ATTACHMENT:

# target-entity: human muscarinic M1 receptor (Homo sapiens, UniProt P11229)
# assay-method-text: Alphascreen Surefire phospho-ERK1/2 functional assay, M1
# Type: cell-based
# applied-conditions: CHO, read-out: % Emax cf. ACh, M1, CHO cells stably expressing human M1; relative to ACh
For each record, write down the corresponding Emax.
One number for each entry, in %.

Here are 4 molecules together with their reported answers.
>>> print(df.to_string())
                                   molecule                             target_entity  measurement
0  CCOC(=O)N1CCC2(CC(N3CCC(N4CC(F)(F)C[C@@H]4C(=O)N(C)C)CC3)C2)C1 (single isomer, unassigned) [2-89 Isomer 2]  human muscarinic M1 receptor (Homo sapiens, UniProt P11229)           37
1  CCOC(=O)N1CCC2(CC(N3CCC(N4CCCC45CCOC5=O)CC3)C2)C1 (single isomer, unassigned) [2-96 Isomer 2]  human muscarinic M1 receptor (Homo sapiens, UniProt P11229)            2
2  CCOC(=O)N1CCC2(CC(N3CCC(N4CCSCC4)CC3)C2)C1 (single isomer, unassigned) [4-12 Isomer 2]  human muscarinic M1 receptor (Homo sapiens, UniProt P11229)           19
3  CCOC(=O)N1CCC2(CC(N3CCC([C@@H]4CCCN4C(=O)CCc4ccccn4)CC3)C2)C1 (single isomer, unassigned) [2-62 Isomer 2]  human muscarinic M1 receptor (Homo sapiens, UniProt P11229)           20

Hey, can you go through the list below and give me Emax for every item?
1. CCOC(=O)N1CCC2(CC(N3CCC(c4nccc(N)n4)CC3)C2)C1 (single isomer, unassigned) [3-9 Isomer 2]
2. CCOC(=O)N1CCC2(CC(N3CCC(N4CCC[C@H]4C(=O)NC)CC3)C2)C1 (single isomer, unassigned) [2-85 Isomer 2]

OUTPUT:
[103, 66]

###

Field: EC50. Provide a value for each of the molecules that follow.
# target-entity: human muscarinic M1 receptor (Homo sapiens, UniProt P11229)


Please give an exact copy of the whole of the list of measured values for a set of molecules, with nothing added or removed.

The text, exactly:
# target-entity: human muscarinic M1 receptor (Homo sapiens, UniProt P11229)
# assay-method-text: Alphascreen Surefire phospho-ERK1/2 functional assay, M1
# Type: cell-based
# applied-conditions: CHO, read-out: % Emax cf. ACh, M1, CHO cells stably expressing human M1; relative to ACh
For each record, write down the corresponding Emax.
One number for each entry, in %.

Here are 4 molecules together with their reported answers.
>>> print(df.to_string())
                                   molecule                             target_entity  measurement
0  CCOC(=O)N1CCC2(CC(N3CCC(N4CC(F)(F)C[C@@H]4C(=O)N(C)C)CC3)C2)C1 (single isomer, unassigned) [2-89 Isomer 2]  human muscarinic M1 receptor (Homo sapiens, UniProt P11229)           37
1  CCOC(=O)N1CCC2(CC(N3CCC(N4CCCC45CCOC5=O)CC3)C2)C1 (single isomer, unassigned) [2-96 Isomer 2]  human muscarinic M1 receptor (Homo sapiens, UniProt P11229)            2
2  CCOC(=O)N1CCC2(CC(N3CCC(N4CCSCC4)CC3)C2)C1 (single isomer, unassigned) [4-12 Isomer 2]  human muscarinic M1 receptor (Homo sapiens, UniProt P11229)           19
3  CCOC(=O)N1CCC2(CC(N3CCC([C@@H]4CCCN4C(=O)CCc4ccccn4)CC3)C2)C1 (single isomer, unassigned) [2-62 Isomer 2]  human muscarinic M1 receptor (Homo sapiens, UniProt P11229)           20

Hey, can you go through the list below and give me Emax for every item?
1. CCOC(=O)N1CCC2(CC(N3CCC(c4nccc(N)n4)CC3)C2)C1 (single isomer, unassigned) [3-9 Isomer 2]
2. CCOC(=O)N1CCC2(CC(N3CCC(N4CCC[C@H]4C(=O)NC)CC3)C2)C1 (single isomer, unassigned) [2-85 Isomer 2]

OUTPUT:
[103, 66]

###

Field: EC50. Provide a value for each of the molecules that follow.
# target-entity: human muscarinic M1 receptor (Homo sapiens, UniProt P11229)